migr   | mlog$_bar                   | table    | enterprisedb |                        | 8192 bytes | snapshot log for master table MIGR.BAR
 migr   | mlog$_foo                   | table    | enterprisedb |                        | 8192 bytes | snapshot log for master table MIGR.FOO
 migr   | person_address_details      | table    | enterprisedb |                        | 40 kB      |
 migr   | person_address_details_pkey | index    | enterprisedb | person_address_details | 16 kB      |
 migr   | person_info                 | table    | enterprisedb |                        | 40 kB      |
 migr   | person_info_pkey            | index    | enterprisedb | person_info            | 16 kB      |
 migr   | trigger_test                | table    | enterprisedb |                        | 8192 bytes |
(20 rows)
 

This is how you can generate DDL’s for your views, Indexes and others.


enterprisedb=# select pg_get_viewdef('bigtab1_vw'::regclass, true);
           pg_get_viewdef
------------------------------------
  SELECT bigtab1.id,               +
     bigtab1.created_date,         +
     bigtab1.lookup_id,            +
     bigtab1.data                  +
    FROM bigtab1                   +
   WHERE bigtab1.id > 950::numeric;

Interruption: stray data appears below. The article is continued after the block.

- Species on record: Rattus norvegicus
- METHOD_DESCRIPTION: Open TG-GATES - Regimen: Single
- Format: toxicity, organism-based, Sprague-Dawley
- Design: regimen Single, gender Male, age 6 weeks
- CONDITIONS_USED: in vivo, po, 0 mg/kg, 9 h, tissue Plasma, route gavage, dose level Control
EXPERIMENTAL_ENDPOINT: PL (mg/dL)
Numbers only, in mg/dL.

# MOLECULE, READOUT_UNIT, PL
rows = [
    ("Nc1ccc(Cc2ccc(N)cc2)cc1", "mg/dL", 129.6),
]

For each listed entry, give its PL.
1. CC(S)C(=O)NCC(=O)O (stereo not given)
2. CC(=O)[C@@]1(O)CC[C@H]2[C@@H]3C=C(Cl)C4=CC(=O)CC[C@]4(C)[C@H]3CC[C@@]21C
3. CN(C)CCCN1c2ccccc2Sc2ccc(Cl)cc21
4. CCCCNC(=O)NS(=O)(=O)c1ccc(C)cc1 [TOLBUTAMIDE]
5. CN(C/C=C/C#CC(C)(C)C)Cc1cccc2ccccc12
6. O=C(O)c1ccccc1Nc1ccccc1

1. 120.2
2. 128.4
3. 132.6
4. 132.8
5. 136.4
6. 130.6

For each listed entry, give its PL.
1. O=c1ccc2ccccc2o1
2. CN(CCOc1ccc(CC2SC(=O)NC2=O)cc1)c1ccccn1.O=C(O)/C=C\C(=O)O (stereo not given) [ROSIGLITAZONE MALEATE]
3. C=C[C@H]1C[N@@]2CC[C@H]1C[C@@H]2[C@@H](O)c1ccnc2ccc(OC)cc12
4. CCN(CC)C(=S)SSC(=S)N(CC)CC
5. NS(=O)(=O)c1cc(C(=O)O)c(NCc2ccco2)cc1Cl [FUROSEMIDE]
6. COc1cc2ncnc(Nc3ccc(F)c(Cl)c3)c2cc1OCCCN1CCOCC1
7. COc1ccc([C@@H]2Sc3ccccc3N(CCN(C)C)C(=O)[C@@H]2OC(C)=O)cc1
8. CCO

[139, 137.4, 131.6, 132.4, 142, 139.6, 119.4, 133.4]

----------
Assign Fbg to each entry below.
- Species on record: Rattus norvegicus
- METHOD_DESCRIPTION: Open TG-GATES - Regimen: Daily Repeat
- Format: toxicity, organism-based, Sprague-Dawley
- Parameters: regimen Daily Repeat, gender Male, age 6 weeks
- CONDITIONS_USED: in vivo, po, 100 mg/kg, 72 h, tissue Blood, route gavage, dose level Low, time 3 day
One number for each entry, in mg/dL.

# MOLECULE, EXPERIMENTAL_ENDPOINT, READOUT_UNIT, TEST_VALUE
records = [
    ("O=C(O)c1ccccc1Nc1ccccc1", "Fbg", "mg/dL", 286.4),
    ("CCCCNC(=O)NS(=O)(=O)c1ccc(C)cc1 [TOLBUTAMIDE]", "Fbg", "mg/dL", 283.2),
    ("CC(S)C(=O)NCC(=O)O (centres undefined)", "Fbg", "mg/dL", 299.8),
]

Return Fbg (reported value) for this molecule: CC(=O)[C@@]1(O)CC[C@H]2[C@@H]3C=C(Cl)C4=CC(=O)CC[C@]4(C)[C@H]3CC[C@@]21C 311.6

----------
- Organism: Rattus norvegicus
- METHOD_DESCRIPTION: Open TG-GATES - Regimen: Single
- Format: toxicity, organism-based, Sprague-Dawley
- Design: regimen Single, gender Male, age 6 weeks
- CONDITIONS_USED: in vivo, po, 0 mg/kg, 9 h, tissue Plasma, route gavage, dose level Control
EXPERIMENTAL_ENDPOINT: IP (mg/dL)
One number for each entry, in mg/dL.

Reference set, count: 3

(1 row)
                           
enterprisedb=#  select pg_get_indexdef('person_address_details_pkey'::regclass);
                                                pg_get_indexdef
----------------------------------------------------------------------------------------------------------------
 CREATE UNIQUE INDEX person_address_details_pkey ON migr.person_address_details USING btree (person_address_id)
(1 row)
 

Let’s take a pg_dump backup of this schema and will look out for table and other object definitions.


[enterprisedb@fatdba dumpddl]$ pg_dump --schema migr > migr_ddl.sql
[enterprisedb@fatdba dumpddl]$
[enterprisedb@fatdba dumpddl]$ ls -ltrh
total 728K
-rw-rw-r--. 1 enterprisedb enterprisedb 728K Nov 10 11:34 migr_ddl.sql
 

[enterprisedb@fatdba dumpddl]$ more migr_ddl.sql |grep -A 5 --color 'CREATE TABLE'
CREATE TABLE migr.audits (
    audit_id bigint NOT NULL,
    table_name character varying(255),
    transaction_name character varying(10),
    by_user character varying(30),
    transaction_date timestamp without time zone
--
CREATE TABLE migr.bar (
    foo numeric NOT NULL,
    bar numeric NOT NULL
);


--
CREATE TABLE migr.bigtab (
    id numeric(12,6),
    v1 character varying(10),
    padding character varying(50)
);

--
CREATE TABLE migr.bigtab1 (
    id numeric(10,0),
    created_date timestamp without time zone,
    lookup_id numeric(10,0),
    data character varying(50)
);
--
CREATE TABLE migr.foo (
    foo numeric NOT NULL
);


ALTER TABLE migr.foo OWNER TO enterprisedb;
--
CREATE TABLE migr.foo_bar (
    foo numeric,
    bar numeric,
    foo_rowid rowid,
    bar_rowid rowid
);
--
CREATE TABLE migr."mlog$_bar" (
    "m_row$$" character varying(255),
    "snaptime$$" timestamp without time zone,
    "dmltype$$" character varying(1),
    "old_new$$" character varying(1),